The Life Unwired with Ben Combee (unwiredben) wrote,
The Life Unwired with Ben Combee

SharpReader and Sage

So, I've got problems with the UI in SharpReader. Fortunately, I've also got ideas.

My big problem is that I tend to take in all the new feeds as one big chunk of text. That's what I liked about the LJ interface; you'd have all these tidbits on one long scrolling page, I could scan through quickly, middle clicking on links that looked interesting to load them into background tabs in Firefox. With SharpReader and Firefox 1.0, I can still do all the loading, but I don't have the scrolling. Instead, it's more like each item is its own email message, when what I really want is a digest.

It seems possible for SharpReader to produce a web page, based on a custom template, that includes all the new, unread items. I'd personally like for it to be organized by category and then RSS feed, with new items in each feed listed in reverse-chronological order. It could feed that page to your web browser, using a local HTTP server. It could even emit clever JavaScript that let you mark items as read in the browser. It's already got an embedded web server that it uses to watch for "subscribe me" links that some sites have, so it shouldn't be hard to add code to handle these other tasks.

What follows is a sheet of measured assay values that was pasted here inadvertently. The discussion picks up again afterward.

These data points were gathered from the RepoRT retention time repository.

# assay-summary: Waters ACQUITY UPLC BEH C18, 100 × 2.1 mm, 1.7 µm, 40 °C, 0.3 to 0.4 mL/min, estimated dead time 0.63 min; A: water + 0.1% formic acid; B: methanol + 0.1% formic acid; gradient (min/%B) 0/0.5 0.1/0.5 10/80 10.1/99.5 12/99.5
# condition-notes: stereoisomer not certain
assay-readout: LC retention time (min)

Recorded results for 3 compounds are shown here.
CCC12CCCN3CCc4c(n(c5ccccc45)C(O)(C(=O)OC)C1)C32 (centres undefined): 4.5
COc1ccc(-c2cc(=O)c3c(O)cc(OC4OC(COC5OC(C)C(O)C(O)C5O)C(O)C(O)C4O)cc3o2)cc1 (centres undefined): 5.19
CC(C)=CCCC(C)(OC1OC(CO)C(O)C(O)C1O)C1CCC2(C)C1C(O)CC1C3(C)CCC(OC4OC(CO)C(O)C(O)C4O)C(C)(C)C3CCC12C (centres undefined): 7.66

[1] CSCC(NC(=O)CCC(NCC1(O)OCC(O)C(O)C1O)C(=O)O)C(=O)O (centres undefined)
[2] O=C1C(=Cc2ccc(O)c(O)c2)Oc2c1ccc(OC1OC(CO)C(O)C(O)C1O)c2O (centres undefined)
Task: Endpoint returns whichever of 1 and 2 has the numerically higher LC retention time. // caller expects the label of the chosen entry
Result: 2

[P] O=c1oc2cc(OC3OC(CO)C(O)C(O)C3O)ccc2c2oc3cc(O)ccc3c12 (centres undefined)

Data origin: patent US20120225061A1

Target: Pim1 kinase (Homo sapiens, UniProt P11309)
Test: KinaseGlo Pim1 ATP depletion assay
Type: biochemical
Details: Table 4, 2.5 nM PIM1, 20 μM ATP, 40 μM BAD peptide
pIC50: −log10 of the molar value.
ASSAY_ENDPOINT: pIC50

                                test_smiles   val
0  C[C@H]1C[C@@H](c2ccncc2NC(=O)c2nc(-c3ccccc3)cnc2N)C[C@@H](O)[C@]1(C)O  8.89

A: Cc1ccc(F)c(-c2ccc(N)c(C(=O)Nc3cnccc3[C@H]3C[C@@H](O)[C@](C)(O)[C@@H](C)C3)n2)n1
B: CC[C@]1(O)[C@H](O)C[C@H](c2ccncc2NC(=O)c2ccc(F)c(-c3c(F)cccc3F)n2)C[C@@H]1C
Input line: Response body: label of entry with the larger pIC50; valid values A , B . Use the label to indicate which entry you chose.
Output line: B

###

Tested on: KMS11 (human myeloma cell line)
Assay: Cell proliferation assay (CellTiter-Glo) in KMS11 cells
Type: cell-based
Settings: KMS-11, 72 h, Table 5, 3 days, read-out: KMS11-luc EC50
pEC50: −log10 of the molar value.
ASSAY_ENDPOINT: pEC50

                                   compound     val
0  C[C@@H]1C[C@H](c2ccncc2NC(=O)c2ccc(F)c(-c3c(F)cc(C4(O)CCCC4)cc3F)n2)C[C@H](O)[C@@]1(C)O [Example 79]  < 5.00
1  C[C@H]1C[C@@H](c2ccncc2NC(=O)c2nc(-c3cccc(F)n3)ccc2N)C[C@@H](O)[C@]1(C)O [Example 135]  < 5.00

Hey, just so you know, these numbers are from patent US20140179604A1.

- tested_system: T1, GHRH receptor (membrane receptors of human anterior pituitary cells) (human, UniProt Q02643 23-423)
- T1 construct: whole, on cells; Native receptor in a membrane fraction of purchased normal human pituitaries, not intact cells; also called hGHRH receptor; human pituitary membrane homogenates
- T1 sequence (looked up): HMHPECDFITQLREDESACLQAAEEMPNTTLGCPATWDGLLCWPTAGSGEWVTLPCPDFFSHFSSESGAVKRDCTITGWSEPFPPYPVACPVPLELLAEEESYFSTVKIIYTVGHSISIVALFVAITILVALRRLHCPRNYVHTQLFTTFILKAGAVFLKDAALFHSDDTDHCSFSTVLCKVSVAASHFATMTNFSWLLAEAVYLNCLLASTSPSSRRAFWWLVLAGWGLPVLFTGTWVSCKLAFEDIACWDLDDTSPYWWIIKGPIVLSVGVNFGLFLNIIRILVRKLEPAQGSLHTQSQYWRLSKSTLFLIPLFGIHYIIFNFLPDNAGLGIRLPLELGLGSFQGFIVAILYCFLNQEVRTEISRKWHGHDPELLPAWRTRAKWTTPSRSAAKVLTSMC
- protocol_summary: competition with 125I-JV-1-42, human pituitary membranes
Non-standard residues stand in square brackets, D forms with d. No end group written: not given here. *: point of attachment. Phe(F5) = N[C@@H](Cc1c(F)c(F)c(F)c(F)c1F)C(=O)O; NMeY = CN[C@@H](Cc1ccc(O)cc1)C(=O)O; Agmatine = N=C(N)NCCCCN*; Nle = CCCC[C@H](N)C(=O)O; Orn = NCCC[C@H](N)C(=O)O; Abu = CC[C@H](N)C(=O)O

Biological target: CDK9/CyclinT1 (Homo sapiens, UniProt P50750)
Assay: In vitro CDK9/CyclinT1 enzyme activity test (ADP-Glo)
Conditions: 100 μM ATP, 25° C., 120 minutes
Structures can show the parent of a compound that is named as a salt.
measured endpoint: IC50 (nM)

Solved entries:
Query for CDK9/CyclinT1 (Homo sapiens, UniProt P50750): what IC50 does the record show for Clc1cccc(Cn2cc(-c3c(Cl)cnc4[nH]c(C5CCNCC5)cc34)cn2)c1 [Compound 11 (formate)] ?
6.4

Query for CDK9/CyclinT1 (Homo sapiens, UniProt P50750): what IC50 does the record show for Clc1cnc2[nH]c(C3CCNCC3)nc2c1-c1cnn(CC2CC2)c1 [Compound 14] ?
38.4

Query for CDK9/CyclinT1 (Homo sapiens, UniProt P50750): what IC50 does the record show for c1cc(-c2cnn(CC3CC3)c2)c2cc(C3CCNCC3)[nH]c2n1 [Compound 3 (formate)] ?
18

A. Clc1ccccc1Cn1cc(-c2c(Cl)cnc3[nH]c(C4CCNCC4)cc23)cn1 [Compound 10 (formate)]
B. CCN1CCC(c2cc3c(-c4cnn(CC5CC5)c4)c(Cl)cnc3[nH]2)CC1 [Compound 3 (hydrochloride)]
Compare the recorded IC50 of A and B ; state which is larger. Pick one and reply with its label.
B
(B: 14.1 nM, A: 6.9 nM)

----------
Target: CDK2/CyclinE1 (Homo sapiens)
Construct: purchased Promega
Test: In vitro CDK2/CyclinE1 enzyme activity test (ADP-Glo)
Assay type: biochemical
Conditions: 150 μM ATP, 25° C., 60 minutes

I always liked the rendering style used by the Firefox RSS Reader Panel extension. I just did a check, and it looks like it's been replaced by an extension called Sage. This has the same side-panel interface along with an in-browser rendering of feeds. It imported the OPML file that SharpReader exported without any problems, and I was able to use the Firefox bookmark manager to rearrange everything nicely. However, it can't render multiple feeds together on one page, and it doesn't indicate when a folder contains feeds with new items. Fortunately, a lot of my ideas are already represented in the Sage Wiki, and they've even got some that I'd not considered.

One final pointer: Robert Scoble led a discussion at Bloggercon III last week about information overload. My aggregator explorations were prompted listening to the talk yesterday; I'm also starting to think seriously about how all this information flow can be channeled into a device like your smartphone.
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